• 15 Signs Your Low Back Pain Might Involve Your Pelvic Floor

    When is Low Back Pain Not Just Low Back Pain?

    Did you know that roughly 65% of women and 45% of men who have chronic low back pain also have some sort of dysfunction in their pelvic floor muscles? I didn’t until I went to the San Diego Pain Summit last year. One of the presenters talked about the correlation and it was fascinating. So, when they offered a non-internal class on pelvic health this year I signed up immediately. And I’m so glad I did.

    illustration of pelvis and pelvic floor muscles

    These Signs Indicate You May Have a Pelvic Floor Component to Your Low Back Pain

    If you’re a male of a certain age, you may have been told that it’s normal to lose a couple drops of urine after you’ve buttoned yourself back up. Your doctor may even have said something witty like, “Welcome to your 40s (or 50s).”

    If you’re a female who’s had a baby or reached perimenopause you may have been told that losing a little urine when you cough, sneeze, or laugh is normal. Or maybe you were told that you have a small bladder and to just drink less if you have to go to the bathroom often.

    All of these things are common, but they’re not normal. The good news is: There’s help.

    So… If you have chronic low back pain that never fully resolves with physical therapy, chiropractic, or massage and you have one or more of the following symptoms, all of your low back pain may not be stemming from your low back:

    1. Need to urinate more than 8 times a day (especially if your fluid intake is low to normal levels)
    2. Difficulty starting your urine stream
    3. Burning sensation with urination (that’s not due to an active infection)
    4. Feeling that your bladder isn’t empty immediately after urination
    5. You can’t hold it long enough to get to the bathroom once the urge to urinate hits
    6. You pee a little when coughing, sneezing, laughing, jumping, etc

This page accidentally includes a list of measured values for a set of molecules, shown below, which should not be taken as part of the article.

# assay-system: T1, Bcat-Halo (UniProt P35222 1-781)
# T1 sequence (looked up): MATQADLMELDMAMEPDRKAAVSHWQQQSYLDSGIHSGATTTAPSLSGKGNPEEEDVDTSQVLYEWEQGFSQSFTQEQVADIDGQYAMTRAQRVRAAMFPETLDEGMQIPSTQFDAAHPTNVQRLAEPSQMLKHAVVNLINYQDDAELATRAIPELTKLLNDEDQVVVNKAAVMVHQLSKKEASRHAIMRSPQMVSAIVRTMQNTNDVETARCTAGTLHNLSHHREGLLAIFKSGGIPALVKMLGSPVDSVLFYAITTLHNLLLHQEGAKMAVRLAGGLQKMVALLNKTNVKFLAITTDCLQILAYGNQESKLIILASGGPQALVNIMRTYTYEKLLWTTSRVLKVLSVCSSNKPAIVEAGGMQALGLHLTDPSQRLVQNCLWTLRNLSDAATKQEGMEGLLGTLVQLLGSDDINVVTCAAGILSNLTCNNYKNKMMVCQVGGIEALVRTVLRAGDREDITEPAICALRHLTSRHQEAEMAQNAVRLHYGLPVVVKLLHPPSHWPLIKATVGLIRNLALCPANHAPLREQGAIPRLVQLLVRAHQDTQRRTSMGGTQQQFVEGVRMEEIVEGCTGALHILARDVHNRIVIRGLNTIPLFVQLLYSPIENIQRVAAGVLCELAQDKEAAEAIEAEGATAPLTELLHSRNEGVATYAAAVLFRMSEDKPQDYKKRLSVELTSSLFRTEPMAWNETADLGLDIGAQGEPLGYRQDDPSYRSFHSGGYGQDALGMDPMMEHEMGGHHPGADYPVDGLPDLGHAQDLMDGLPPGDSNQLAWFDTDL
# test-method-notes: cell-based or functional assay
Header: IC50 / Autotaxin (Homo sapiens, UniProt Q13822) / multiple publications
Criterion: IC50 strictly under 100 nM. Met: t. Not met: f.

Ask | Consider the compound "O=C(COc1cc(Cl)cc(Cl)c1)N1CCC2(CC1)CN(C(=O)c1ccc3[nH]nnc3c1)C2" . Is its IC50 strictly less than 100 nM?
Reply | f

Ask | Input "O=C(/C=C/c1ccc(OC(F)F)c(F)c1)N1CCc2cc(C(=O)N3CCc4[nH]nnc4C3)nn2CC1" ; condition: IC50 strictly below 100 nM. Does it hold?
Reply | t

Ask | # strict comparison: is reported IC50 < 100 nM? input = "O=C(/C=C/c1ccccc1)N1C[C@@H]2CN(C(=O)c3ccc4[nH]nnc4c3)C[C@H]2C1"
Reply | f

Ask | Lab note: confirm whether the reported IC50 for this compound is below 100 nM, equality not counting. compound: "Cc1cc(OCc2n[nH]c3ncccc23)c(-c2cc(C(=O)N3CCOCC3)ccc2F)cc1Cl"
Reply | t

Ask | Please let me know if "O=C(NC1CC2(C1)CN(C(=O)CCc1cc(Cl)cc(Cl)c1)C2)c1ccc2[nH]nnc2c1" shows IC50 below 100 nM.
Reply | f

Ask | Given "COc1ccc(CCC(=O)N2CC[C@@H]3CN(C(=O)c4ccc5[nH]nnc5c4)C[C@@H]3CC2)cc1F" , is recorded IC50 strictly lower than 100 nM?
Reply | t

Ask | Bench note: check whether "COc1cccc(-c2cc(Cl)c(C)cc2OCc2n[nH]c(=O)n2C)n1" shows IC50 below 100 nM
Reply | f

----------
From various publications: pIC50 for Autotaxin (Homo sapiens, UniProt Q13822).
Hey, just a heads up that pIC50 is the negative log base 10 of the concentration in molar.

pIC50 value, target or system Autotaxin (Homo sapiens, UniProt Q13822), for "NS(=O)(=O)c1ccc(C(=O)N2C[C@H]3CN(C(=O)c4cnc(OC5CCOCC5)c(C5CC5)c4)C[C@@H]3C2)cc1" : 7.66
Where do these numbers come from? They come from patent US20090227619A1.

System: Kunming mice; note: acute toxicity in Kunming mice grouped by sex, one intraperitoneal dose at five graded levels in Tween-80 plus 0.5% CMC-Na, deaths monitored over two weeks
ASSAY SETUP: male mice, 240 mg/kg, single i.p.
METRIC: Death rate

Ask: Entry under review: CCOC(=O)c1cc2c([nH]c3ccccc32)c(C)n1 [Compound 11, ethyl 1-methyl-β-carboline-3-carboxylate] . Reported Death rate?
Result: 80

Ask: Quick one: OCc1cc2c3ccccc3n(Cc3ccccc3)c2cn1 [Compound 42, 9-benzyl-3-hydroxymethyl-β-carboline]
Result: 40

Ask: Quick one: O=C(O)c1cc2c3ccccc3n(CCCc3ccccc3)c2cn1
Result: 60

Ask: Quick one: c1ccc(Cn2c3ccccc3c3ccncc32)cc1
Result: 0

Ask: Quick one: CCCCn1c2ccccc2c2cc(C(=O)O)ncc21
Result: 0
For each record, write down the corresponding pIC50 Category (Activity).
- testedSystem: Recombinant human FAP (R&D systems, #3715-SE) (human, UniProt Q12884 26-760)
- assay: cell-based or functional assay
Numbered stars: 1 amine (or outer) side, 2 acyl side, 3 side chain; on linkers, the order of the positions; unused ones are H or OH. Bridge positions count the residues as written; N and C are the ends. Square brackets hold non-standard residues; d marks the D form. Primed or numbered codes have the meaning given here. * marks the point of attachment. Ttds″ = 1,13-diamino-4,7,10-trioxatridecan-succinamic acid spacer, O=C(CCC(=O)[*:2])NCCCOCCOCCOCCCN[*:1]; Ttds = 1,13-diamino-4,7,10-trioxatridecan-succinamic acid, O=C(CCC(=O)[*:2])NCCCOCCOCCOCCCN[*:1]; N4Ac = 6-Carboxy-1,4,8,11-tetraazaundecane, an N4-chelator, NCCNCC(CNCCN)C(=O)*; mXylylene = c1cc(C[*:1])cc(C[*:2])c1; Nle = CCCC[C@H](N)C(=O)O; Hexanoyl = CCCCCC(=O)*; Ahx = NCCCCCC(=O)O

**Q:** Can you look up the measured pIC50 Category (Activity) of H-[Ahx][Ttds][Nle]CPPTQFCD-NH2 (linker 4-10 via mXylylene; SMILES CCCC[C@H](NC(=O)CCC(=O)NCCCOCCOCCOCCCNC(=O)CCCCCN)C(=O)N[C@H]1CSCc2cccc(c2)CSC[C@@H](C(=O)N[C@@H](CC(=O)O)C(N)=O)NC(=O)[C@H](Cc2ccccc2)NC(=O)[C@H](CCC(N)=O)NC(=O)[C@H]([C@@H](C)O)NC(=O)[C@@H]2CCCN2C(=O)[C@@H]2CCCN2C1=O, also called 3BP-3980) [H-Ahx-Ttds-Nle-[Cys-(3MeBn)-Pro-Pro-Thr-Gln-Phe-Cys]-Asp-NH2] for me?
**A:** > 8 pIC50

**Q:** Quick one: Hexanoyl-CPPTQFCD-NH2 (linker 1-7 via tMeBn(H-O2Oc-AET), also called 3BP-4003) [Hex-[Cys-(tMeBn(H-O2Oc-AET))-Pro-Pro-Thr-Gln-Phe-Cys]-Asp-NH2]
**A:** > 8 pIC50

7. Feeling of pelvic pressure
    8. You have less than 1 bowel movement every 3 days
    9. You have to strain to initiate a bowel movement
    10. Your stool is routinely lumpy or has cracks in it
    11. Pain during or after bowel movements
    12. Painful intercourse
    13. Pelvic pain (vaginal, rectal, penile, testicular, perineal, pelvic)
    14. Pelvic pain with sitting
    15. You’ve been diagnosed with:
      • vulvodynia
      • vestibulodynia
      • vaginismus
      • dyspareunia
      • interstitial cystitis
      • chronic prostatitis
      • endometriosis
      • pudendal neuralgia
      • chronic pelvic pain
      • levator ani syndrome
      • piriformis syndrome
      • coccydynia
      • poctalgia fugax
      • urethral syndrome
      • bladder sphincter dysenergia

    If you have any of these symptoms, see your doctor for a referral to a pelvic floor PT. If your state allows direct access to physical therapy, another healthcare provider may be able, and more willing, to offer a referral as well. Most PTs don’t do this work, so it’s important that it be a PT who specializes in the pelvic floor work.

    I’m not gonna lie, most of the pelvic floor muscles can’t be accessed from the exterior of the body so it will most likely involve some internal work. This means they will be working the muscles through the same procedure that they also check the ovaries, uterus, and prostate just more in depth. That may be a deal breaker for you or it may not.

    If you’re on the fence, just ask yourself if you would rather live with the low back pain and other symptoms or have some uncomfortable treatments in order to live the rest of your life without them. I don’t say that to pressure you into it… I’ve got no skin in the PT game. I’m simply saying that now you know you have a choice of either getting rid of the symptoms and pain or living with them. What you choose is up to you.

    SaveSave

    SaveSave

Comments are closed.